Anytime a new industry seems to pop up overnight and grow at a rapid pace, eyebrows should raise. Intentions should be questioned. Safety protocols should be evaluated.
COVID put a magnifying glass on many industries, but none that is quite as misunderstood- or impossible to see- as air purification. While not really a new industry, indoor air quality is still an emerging market with little regulation or broad understanding of the science.
A simple Google search of “air purification business” or “air purification market” will turn up some buying advice and a lot of Top 10 lists (most of which are connected to affiliate links), but no one has paid much attention to this booming industry as a whole.
The global air purification market is expecting a rapid increase over the next 5 years driven by a combination of rising airborne diseases, increased pollution levels in urban areas, and consumers educating themselves and becoming more health conscious and aware of ways to improve their own quality of living.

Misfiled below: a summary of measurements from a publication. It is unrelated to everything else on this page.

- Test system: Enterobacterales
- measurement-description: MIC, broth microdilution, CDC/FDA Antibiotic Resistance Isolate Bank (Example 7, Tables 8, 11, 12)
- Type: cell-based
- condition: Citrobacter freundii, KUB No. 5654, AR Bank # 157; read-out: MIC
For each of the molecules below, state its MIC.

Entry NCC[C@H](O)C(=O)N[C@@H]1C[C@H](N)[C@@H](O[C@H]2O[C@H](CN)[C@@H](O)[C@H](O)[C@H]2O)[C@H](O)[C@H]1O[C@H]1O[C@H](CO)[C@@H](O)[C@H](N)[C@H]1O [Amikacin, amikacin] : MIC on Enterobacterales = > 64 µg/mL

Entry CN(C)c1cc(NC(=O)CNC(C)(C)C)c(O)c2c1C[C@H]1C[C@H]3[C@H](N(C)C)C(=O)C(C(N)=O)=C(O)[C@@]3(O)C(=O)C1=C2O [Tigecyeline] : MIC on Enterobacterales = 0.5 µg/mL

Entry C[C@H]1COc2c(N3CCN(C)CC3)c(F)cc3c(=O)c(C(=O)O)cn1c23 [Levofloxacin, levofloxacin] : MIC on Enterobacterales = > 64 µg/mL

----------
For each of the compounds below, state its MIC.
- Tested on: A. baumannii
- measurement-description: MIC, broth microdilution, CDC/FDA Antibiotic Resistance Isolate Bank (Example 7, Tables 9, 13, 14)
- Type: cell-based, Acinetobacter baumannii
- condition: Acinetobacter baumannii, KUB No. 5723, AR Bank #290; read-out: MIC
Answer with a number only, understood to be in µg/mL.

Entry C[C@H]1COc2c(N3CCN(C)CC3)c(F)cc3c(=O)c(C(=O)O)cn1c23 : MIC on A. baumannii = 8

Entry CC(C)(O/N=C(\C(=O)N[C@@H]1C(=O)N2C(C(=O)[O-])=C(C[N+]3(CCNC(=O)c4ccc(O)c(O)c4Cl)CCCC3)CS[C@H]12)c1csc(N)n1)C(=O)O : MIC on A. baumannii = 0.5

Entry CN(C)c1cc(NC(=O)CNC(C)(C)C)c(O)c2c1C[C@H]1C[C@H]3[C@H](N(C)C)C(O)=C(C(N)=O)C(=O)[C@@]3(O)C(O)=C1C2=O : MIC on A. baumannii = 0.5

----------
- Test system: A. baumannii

But with that growth, comes opportunity. And opportunists.
Air purification sales exceeded $1 billion in 2020 (compared to $669 million in 2019) and that number is expected to keep growing as these devices become commonplace in our homes, offices, restaurants, healthcare facilities, schools and other commercial and retail spaces.
The global air purifier market is expected to reach $25.6 billion, expanding at a compound annual growth rate of 8.3% by 2030.
Opportunists with little knowledge or understanding of the science and available technologies are looking for ways to get into the space and capitalize on this emerging industry.
Some sellers are making illegal claims about the efficacy of their devices. And with little government oversight, they’re often doing so without getting caught.
Last year one of the leading kitchen appliance companies released a medical grade air purifier. This company has no history in the air purification space yet released a device that claims it’s effective at removing more than 99.9% of SARS-CoV-2 from a laboratory-controlled chamber. This company is not alone in testing in relatively small chambers, but the results give consumers confidence that may not be transferable to real-world environments.
And as more and more manufactures enter this space, it’s time for some authority to provide standardized industry guidelines in order to maintain consumer trust and confidence and most importantly, safety. It’s great that consumers have more options to choose from but be an informed buyer.
Before you purchase an air purifier do your homework on the company, what type of technology they use, how long they’ve been at it, and more importantly why they are in the air purification business.